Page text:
This was because the tribals practised the generations-old method of extracting and collecting honey. This undermined the potential of tribes to produce high-quality honey while causing total destruction of hives, and causing a negative impact on the forests itself. The unsafe collection also increased risks to the lives of the collectors while the inefficient extraction methods produced unhygienic honey.

“Not only has the once dense forest cover in the Western Ghats been lost and livelihoods of the tribes in the area rendered unsustainable, but the collection also remains scattered and exceedingly damaging. The honey collected using the traditional methods has a high moisture content, beeswax, and other impurities,” he adds.

Hence Chaitanya began to explore safe ways of extracting honey using technology, which not only reduced the risks involved but would also lead to a high-quality yield. He visited the College of Agriculture, Kolhapur, and Khadi and Village Industries Commission centre in Mahabaleshwar to learn more about apiculture.

Empowering tribals

Commercial establishments, Chaitanya explains, use exotic bee species like Apis mellifera to produce more honey and feed them antibiotics to aid growth and to protect them from diseases. This leads to contamination of the honey. To combat this, in 2013, Chaitanya began to work in two villages with 35 families and employed modern honey extraction, collection and storage methods in the region. This included moving away from the apiary box collection method.

Tribals
Chaitanya with the tribals.

He partnered with local NGO Youth Pioneer Foundation and provided the tribal farmers with modern equipment and safety gears. Further, he trained the tribals to harvest only those parts of the honeycomb that held nectar to avoid wastage and killing of bees. By 2016, his startup managed to produce 25 tonnes of multi-flora honey.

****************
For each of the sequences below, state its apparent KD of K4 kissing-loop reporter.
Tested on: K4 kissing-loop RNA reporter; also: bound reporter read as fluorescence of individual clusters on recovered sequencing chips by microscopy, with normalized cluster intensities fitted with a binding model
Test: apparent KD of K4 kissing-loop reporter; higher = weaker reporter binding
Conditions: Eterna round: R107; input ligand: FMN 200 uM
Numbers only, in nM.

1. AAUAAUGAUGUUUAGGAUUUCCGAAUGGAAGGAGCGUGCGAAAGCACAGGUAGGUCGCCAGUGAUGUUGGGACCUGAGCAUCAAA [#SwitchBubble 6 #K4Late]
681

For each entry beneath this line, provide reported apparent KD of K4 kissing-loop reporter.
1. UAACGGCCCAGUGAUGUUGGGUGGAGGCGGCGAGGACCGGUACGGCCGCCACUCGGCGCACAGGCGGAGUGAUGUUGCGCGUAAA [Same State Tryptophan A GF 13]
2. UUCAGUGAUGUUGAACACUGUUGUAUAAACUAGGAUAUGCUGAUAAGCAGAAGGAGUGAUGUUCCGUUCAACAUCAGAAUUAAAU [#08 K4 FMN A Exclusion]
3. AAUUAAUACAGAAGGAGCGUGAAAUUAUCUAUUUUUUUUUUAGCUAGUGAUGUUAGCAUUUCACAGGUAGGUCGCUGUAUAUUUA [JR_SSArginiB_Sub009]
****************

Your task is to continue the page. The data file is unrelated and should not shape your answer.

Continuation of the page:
Today, over 250 tribal families are earning double the price through the sale of honey. This was possible due to a marketing strategy where Chaitanya positioned the product as organic and unadulterated; with the honey being drawn from the Western Ghats, a UNESCO World Heritage Site, renowned for its rich flora that have medicinal properties.

‘Auctorem’ means pathfinder in Latin, indicating the organisation’s mission of providing indigenous tribes a sustainable livelihood and a brighter future.

To create an emotional connection and share the experience of honey collection, each product is embedded with a QR code that provides information about the tribals and the geographic location of the product as well. Further, Auctorem Solutions was also successful in the conservation of honey bees as no bees are killed during the honey extraction, collection, and storage methods.

“In fact, we ensure the beehive is not completely damaged and that 20 percent of honey is retained in the honeycomb,” he adds.    

Presently their product range includes multiple honey variants including multiflora, jamun, and karri

Plans ahead

“To ensure the regular sales so as to maintain the revenue stream was our biggest challenge as we were new in the market, but now we have recorded sales of nearly 20 tonnes of honey in 2016-17,” he says.
Auctorem Solutions won the Young Social Entrepreneurship competition in 2017.

Initially bootstrapped, the startup is presently funded by the Singapore International Foundation (SIF). Chaitanya also won the Young Social Entrepreneurship challenge hosted by SIF and received financial aid of 20,000 SGD in 2017. While presently his company is supplying honey in Bengaluru and Hyderabad, Chaitanya hopes to start a processing unit and sell honey under his own brand, ‘Greenville’. This year, they also plan to increase the product portfolio, targeting 35 tonnes - 40 tonnes of honey and extract other by-products like royal jelly, pollen, and beeswax.